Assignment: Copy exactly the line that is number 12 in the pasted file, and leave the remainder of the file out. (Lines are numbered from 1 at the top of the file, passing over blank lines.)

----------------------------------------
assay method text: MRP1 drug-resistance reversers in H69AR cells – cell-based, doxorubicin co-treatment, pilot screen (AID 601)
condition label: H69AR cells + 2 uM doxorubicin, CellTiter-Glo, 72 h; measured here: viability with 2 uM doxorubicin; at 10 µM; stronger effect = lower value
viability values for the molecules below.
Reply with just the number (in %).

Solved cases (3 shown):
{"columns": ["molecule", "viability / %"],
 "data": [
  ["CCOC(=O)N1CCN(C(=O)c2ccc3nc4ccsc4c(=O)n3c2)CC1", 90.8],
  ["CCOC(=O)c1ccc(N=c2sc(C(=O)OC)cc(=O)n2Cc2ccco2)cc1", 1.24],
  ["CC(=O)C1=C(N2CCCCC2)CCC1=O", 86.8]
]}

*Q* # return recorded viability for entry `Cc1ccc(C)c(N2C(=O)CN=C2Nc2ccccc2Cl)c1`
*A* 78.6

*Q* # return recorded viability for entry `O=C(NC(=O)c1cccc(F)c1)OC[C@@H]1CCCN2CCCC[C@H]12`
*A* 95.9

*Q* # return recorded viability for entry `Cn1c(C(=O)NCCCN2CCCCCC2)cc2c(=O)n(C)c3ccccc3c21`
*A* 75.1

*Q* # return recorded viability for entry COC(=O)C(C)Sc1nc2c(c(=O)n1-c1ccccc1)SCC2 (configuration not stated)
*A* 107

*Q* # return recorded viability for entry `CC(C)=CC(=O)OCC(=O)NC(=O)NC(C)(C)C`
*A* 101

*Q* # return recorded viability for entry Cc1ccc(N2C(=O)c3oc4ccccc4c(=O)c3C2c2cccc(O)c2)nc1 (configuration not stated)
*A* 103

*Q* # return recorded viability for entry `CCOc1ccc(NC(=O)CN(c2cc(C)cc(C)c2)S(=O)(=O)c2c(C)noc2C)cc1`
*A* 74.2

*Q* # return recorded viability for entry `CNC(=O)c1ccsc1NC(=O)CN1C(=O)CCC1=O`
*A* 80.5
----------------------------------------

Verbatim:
*Q* # return recorded viability for entry `Cc1ccc(C)c(N2C(=O)CN=C2Nc2ccccc2Cl)c1`